Ladle the apple butter into the prepared jars leaving 1/2" of head room. Cover with a lid and secure with ring band.


Place the filled jars in boiling water, covered by at least 1" of water. Process for 10 minutes.

Remove processed jars to a paper towel lined area of the counter top to cool.






You may also be interested in:


To print, scroll to the bottom of the post for a printable recipe card


See this recipe at Weekend Potluck





Country Apple Butter

INGREDIENTS

Ingredients
  • 5 lbs Fresh Local Apples 🍎🍏(around a dozen apples)
  • 1/2 c Apple Cider Vinegar
  • 1/2 c Pure Apple Juice (no additives)
  • 1.5 c Dark Brown Sugar
  • 1 tsp Ground Cinnamon (heaping teaspoon)
  • 1/4 tsp Ground Nutmeg (fresh grated is fine too)
  • 1/4 tsp Ground Cloves
  • Pinch Kosher Salt
Other
  • 6 to 8 - 8 oz Jam Jars with rings and lids

INSTRUCTIONS


  1. You'll need a 7 quart dutch oven or large soup pot to prepare this recipe on the stove top.
  2. Start by cutting the apple in half and remove the core and any stems. I use a mix of different different apples that I favor for apple butter. There is no need to peel the apples for this recipe. The peels add lots of flavor. You'll never know they're in there later on.
  3. Add the apple slices to the cooking pot.
  4. Add the apple cider vinegar and apple juice. Cover and cook over medium high heat for half an hour. The apples will cook down and soften quite a bit.
  5. After 30 minutes remove the lid and add the brown sugar and spices. Stir to combine everything. Cover and reduce the heat to medium for the next half hour. Be sure to stir constantly after adding the sugar and spices. The dark brown sugar has more molasses and can burn to the bottom if left unattended. Trust me, I found that out the hard way once upon a time.
  6. Each time you stir break, down the softened apples. You'll be able to break everything down quite a bit just using your spatula or spoon during the cooking process. After 30 minutes cooking on medium, reduce the heat once more to a low simmer setting. Vent the lid on the pot to allow for evaporation to thicken up the mixture.
  7. Cook for an additional hour, stirring occasionally.
  8. Use an immersion blender to blend the apple butter to a smooth consistency. See how creamy it looks and you can't tell there were peelings in there at all. If you do not have an immersion blender, no worries, you can use a food processor.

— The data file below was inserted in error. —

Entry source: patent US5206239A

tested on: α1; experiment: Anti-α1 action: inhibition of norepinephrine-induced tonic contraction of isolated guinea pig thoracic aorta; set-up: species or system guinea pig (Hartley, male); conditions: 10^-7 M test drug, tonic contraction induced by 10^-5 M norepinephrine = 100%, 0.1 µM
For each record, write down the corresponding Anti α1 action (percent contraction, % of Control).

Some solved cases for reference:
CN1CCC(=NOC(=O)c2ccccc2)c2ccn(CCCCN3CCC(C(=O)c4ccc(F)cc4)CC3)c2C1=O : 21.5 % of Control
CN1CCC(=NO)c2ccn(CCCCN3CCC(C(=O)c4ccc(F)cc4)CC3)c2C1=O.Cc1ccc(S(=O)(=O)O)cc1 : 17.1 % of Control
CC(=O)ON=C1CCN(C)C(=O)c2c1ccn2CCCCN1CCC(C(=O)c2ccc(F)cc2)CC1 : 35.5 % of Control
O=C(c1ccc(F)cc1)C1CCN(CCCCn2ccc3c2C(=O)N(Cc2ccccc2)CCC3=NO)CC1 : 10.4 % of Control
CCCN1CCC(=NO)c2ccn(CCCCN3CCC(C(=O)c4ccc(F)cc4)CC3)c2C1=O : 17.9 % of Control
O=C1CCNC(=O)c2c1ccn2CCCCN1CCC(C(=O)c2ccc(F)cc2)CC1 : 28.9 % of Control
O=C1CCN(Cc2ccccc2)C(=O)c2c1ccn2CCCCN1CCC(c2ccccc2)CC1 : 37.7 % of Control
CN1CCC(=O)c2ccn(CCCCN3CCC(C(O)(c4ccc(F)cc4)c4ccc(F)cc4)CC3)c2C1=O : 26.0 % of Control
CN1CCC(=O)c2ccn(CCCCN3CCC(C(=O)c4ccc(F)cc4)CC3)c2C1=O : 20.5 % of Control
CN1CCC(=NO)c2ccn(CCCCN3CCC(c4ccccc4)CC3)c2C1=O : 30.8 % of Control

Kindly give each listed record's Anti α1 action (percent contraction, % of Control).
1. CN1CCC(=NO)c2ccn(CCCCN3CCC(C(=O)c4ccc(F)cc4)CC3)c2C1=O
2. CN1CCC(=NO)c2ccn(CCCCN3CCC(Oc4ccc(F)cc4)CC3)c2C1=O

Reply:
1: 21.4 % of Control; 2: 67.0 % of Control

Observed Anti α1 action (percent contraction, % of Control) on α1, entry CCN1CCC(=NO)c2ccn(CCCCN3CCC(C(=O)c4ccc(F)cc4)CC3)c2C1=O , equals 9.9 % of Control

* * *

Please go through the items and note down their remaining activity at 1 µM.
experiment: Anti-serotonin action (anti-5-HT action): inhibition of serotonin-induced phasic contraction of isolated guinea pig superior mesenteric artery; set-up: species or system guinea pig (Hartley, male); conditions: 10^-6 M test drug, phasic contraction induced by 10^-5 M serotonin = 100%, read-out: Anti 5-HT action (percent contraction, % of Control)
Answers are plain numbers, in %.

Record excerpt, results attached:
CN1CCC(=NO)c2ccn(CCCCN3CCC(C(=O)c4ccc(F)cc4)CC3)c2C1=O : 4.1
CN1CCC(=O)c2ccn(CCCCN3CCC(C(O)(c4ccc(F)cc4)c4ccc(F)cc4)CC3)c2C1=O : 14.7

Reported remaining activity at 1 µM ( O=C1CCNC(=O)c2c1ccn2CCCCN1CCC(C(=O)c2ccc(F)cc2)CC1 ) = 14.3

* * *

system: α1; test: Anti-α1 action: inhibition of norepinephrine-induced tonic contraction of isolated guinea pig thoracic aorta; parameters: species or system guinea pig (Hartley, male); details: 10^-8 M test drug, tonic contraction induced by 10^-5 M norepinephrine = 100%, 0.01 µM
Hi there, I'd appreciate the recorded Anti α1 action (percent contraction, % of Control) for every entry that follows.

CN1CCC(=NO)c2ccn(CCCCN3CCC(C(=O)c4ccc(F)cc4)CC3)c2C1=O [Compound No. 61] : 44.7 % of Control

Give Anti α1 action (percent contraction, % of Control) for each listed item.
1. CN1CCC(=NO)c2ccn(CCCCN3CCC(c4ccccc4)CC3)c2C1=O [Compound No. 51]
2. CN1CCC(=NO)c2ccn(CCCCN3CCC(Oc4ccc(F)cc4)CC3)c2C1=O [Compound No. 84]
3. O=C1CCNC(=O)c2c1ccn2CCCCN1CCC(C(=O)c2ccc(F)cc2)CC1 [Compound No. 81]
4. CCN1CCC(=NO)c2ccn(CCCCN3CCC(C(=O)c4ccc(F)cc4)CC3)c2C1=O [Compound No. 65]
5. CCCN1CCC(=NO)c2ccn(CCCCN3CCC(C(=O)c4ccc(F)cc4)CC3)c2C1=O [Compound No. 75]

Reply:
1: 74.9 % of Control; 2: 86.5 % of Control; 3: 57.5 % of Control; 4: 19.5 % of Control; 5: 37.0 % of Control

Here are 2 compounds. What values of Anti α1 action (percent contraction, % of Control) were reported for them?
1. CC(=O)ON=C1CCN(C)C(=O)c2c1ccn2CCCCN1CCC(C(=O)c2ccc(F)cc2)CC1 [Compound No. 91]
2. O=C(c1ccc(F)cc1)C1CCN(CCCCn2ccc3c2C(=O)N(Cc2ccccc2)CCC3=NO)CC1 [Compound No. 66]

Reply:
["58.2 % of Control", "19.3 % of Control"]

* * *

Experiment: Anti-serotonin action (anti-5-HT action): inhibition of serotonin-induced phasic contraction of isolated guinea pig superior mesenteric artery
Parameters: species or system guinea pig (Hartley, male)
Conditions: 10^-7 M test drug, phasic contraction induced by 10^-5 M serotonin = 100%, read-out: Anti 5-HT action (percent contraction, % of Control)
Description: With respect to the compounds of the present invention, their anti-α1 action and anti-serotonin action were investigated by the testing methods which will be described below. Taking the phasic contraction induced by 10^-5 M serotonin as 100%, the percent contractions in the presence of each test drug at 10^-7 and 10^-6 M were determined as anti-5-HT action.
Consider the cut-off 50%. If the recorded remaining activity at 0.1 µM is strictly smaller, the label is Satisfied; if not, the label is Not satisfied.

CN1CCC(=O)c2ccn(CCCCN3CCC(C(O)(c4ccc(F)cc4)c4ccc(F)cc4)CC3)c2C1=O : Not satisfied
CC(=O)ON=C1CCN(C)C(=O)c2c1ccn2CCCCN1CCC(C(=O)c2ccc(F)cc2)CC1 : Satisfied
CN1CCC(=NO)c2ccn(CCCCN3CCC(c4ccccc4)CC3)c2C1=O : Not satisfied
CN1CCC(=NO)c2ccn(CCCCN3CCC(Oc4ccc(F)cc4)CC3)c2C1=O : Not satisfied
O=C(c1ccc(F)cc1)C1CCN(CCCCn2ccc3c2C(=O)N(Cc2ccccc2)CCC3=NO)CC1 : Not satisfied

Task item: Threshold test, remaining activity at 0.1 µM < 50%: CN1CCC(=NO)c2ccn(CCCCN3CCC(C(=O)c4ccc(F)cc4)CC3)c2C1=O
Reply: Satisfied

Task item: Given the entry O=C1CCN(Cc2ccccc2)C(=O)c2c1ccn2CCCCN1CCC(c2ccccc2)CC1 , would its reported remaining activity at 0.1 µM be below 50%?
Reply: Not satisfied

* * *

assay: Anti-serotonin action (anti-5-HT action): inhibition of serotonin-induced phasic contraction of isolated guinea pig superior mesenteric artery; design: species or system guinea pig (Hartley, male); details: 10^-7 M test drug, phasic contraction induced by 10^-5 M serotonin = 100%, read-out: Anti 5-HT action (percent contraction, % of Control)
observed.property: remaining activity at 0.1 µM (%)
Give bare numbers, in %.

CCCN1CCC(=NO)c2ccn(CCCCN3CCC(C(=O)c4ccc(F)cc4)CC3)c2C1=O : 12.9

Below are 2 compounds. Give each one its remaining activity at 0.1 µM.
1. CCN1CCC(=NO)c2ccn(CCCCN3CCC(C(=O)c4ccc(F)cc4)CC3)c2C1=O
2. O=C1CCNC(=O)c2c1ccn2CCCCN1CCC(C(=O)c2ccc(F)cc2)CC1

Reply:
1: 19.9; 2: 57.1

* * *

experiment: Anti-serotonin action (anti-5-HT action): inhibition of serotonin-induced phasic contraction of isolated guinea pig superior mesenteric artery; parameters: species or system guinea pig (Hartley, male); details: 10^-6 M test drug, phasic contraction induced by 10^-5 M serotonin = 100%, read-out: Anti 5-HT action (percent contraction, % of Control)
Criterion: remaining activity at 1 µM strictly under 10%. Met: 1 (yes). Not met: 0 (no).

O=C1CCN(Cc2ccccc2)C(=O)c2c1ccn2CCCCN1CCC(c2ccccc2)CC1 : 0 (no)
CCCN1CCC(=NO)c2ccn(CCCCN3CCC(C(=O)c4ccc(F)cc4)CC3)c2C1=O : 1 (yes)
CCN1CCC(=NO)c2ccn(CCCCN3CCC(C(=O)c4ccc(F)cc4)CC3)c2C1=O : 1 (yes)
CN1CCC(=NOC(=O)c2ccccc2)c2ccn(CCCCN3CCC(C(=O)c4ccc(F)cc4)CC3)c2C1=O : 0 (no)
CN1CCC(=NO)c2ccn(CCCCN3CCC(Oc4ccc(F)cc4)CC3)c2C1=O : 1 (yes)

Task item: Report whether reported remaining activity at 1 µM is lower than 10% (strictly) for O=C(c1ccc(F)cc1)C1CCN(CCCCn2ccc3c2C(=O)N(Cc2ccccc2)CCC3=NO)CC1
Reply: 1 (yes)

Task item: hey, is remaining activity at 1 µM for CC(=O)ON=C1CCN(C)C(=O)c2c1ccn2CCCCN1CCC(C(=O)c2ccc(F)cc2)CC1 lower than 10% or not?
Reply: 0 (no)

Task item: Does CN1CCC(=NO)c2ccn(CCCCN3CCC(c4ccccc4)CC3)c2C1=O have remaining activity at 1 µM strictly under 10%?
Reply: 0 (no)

If Canning
  1. Sterilize the jars and rings by boiling in water for 10 minutes. It is not necessary to heat the lids. You never want to put the lids in boiling water because it will break down the wax seal material. Remove the sterilized jars and rings and set upon a paper towel lined area on the counter top. This helps reduce shock to the jars placed directly on cold counter tops, which could result in cracks to the jar. Ladle the apple butter into the prepared jars leaving 1/2" of head room. Cover with a lid and secure with ring band. Place the filled jars in boiling water, covered by at least 1" of water. Process for 10 minutes. Remove processed jars to a paper towel lined area of the counter top to cool.
Created using The Recipes Generator

8 comments:

  1. That spoon trick works like a champ every time. Thanks for the mention, and so happy you tried it and like it.

    ReplyDelete
  2. This looks so good, and I bet makes the house smell wonderful!

    ReplyDelete
  3. My husband would really love this apple butter. He told me last night he rather have my cooking than eating out. ugh so much work these men can be.

    ReplyDelete
  4. We love Apple Butter and this looks like a great recipe! Thanks so much for sharing with us at Full Plate Thursday. Hope you have a great week and come back to see us real soon!
    Miz Helen

    ReplyDelete
  5. I love the spoon trick. I’m going to have to try this recipe, and I bet the house smells amazing when you make it!

    ReplyDelete

Share with us, we welcome your comments:

Print Friendly and PDF